Also, generational differences have caused new challenges. How generations work, live and communicate can be astoundingly different from one another. The millennials view work far differently than the baby boomers. To millennials, their work is an extension of their lives. They don’t compartmentalize like baby boomers do. They want friends at work, meaningful work, and advancement. So, when you are communicating, keep those differences in mind. (If anyone has found something that works for everyone, call me.)

AAB: One of the challenges for communication planning that you’ve addressed in your writing is the sheer number of communication channels now available. Can you share some tips for how communicators can determine which channels are most effective for their messages?
SH: Knowing your audience has always been important. But now you need to delve much deeper into their make-up, including their generation, and their motivations and fears as well as their desires.

Then, select the communication channels and strategies that have the greatest probability of reaching that audience. Do not be seduced by a shiny new communication channel without understanding who it will reach. This is where the “we won’t” list comes in handy. It’s tempting to do everything—and keeping tabs on everything is important—but focusing on where your audience is gravitating is a better bet when it comes to execution.

For instance, a major Facebook strategy may not be necessary if your audience is Generation Z. But you better familiarize yourself with Snapchat, Instagram and YouTube. This also may mean you’d have to revamp your content strategy—get away from white papers, trade shows (unless you’re going to Comic Con), and media relations and move to Pinterest, Instagram, and YouTube.

AAB: You note that measurement is often the most ignored section of a communication plan. Why is this and can you offer any tips for how communicators can ensure they address this often overlooked section?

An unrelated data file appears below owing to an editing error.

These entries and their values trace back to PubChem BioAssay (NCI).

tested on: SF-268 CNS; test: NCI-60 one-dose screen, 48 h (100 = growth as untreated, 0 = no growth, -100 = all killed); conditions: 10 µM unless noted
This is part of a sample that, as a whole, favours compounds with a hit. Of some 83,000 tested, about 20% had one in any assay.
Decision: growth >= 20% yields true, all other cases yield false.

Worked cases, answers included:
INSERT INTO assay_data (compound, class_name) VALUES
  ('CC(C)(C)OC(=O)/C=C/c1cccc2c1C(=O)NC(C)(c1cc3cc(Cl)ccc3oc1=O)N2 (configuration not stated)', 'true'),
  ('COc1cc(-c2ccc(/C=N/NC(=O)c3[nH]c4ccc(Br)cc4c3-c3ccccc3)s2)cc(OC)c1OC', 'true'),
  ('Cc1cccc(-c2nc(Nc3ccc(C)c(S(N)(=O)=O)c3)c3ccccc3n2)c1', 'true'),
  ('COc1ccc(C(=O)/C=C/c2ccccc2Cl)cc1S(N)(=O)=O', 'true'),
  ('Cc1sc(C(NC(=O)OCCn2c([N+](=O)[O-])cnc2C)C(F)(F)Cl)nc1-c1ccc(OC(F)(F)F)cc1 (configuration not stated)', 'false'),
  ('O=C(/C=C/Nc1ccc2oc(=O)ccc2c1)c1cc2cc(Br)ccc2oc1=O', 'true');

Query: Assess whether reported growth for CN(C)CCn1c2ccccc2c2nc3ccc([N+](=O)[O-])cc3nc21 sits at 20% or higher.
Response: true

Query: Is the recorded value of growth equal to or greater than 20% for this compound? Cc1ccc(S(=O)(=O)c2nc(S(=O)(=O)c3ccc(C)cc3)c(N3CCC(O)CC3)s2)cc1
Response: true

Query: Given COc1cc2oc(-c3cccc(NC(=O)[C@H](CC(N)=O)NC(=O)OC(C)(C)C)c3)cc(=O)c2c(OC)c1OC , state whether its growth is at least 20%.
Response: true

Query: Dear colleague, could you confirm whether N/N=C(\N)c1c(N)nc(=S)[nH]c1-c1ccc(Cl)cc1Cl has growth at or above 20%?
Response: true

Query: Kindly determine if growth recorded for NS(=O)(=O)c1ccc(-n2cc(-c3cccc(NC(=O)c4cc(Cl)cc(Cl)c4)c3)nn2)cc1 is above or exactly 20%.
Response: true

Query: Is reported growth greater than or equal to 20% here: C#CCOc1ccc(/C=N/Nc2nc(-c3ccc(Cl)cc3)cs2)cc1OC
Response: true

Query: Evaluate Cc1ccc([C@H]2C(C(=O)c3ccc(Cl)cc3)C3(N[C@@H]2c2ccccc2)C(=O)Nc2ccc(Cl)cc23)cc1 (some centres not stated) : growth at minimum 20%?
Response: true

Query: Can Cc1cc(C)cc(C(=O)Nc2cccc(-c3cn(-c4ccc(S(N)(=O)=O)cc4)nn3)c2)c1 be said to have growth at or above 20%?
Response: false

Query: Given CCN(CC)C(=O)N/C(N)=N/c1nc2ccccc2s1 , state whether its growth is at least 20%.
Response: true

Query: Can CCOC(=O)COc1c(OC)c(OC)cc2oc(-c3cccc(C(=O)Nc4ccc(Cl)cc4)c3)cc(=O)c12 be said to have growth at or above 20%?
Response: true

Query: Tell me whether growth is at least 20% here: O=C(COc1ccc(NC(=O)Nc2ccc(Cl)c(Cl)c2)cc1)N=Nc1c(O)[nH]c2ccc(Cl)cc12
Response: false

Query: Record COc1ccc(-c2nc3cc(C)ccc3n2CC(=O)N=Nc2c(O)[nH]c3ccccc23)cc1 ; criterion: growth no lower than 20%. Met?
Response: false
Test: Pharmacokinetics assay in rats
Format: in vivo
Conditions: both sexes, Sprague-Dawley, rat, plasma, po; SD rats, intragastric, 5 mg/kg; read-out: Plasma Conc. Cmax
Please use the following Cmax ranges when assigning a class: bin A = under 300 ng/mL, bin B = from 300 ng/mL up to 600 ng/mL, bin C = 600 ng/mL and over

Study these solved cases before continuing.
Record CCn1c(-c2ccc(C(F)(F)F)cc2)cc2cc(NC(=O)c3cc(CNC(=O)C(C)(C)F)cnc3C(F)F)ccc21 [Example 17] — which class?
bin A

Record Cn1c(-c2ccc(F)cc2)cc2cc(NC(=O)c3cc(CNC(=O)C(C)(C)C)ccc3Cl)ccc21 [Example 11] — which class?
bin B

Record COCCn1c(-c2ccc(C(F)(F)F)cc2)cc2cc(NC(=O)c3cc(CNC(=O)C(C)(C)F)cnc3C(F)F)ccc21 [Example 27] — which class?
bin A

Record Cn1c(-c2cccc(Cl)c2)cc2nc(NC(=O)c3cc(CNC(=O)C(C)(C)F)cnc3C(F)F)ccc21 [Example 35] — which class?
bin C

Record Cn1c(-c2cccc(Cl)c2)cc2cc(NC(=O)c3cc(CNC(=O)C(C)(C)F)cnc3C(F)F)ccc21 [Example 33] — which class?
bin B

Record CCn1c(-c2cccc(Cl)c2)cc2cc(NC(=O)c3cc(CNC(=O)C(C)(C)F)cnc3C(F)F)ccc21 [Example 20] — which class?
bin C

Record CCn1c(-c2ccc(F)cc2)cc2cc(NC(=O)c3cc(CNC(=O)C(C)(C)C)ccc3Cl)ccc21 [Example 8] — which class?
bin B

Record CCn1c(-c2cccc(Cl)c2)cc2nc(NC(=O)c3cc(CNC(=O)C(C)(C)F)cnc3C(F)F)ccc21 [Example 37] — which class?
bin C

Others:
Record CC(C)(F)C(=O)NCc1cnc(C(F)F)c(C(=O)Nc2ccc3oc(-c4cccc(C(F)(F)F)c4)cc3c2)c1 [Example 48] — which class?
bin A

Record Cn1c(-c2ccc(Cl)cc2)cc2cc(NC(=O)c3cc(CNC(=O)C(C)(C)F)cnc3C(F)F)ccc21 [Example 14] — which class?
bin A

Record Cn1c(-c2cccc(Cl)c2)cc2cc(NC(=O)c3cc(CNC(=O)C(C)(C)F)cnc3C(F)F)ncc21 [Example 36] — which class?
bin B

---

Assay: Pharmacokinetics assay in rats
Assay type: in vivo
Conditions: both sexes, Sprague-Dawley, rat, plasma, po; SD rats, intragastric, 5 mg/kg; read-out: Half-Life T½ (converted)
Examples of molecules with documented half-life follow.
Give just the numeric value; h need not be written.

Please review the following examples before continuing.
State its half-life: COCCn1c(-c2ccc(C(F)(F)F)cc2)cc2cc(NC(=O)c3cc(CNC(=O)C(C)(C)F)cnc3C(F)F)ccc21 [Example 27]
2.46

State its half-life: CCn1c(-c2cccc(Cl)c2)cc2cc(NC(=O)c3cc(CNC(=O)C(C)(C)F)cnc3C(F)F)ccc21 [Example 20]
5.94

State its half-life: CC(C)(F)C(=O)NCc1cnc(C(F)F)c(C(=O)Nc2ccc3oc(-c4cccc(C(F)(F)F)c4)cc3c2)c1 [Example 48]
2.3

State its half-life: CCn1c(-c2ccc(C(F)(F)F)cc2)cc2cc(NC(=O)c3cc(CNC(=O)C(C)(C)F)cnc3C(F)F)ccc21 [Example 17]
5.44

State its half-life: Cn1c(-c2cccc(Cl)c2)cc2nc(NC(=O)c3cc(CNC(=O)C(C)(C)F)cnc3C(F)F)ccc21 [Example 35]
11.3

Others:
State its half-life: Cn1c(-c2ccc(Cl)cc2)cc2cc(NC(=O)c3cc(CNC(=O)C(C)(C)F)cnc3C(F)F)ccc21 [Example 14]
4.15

SH: I think the reason people ignore it is because it’s hard. Someone is bound to argue with me about this difficulty, but I believe it’s hard because most people haven’t sat down to determine what success will look like to them. Saying “sales” and “make the phone ring” isn’t enough. I always ask, “No, really…what do you want this message, this platform, this brand to DO for you?”

Additionally, despite our instant gratification world, the truth is that success still often has to be measured in inches instead of a sudden uptick in sales. But if you continue to gain inches, soon you’ve got both feet in the door and it’s much harder to push you back into the hallway.

AAB: Once a communication plan has been developed it can often be a challenge to get implemented. Can you share some ideas for how communicators can get buy-in for their communication plan?
SH: Getting input as a communication plan is being developed helps people feel they have some skin in the game. Again, our workforce is changing. New workers want to know they are being listened to and are making a difference. A very simple way to earn buy-in is to hold a companywide lunch and let employees brainstorm about your audience. What have they seen or heard when dealing with your customer base? What messaging has worked or not worked? Incorporating ideas from other departments or functions can help ensure the communication plan is implemented across the entire organization.

Amanda Aiello

Amanda Aiello

Amanda Aiello Beck is CW’s managing editor.